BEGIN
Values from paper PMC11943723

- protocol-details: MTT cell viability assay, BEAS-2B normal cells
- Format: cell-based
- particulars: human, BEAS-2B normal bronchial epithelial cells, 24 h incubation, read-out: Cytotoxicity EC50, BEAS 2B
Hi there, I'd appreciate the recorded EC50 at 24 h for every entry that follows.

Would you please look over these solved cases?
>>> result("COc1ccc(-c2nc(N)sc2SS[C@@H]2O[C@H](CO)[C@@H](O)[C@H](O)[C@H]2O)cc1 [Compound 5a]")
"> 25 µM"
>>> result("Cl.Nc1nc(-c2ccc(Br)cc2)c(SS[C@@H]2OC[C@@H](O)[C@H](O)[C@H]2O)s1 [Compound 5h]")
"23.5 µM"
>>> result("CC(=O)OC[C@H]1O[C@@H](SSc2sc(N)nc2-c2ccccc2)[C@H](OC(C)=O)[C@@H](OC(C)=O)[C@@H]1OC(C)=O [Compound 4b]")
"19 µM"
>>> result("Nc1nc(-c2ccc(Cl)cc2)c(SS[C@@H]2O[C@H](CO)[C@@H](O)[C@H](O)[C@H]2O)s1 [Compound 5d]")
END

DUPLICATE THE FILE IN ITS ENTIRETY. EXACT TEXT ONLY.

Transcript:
Values from paper PMC11943723

- protocol-details: MTT cell viability assay, BEAS-2B normal cells
- Format: cell-based
- particulars: human, BEAS-2B normal bronchial epithelial cells, 24 h incubation, read-out: Cytotoxicity EC50, BEAS 2B
Hi there, I'd appreciate the recorded EC50 at 24 h for every entry that follows.

Would you please look over these solved cases?
>>> result("COc1ccc(-c2nc(N)sc2SS[C@@H]2O[C@H](CO)[C@@H](O)[C@H](O)[C@H]2O)cc1 [Compound 5a]")
"> 25 µM"
>>> result("Cl.Nc1nc(-c2ccc(Br)cc2)c(SS[C@@H]2OC[C@@H](O)[C@H](O)[C@H]2O)s1 [Compound 5h]")
"23.5 µM"
>>> result("CC(=O)OC[C@H]1O[C@@H](SSc2sc(N)nc2-c2ccccc2)[C@H](OC(C)=O)[C@@H](OC(C)=O)[C@@H]1OC(C)=O [Compound 4b]")
"19 µM"
>>> result("Nc1nc(-c2ccc(Cl)cc2)c(SS[C@@H]2O[C@H](CO)[C@@H](O)[C@H](O)[C@H]2O)s1 [Compound 5d]")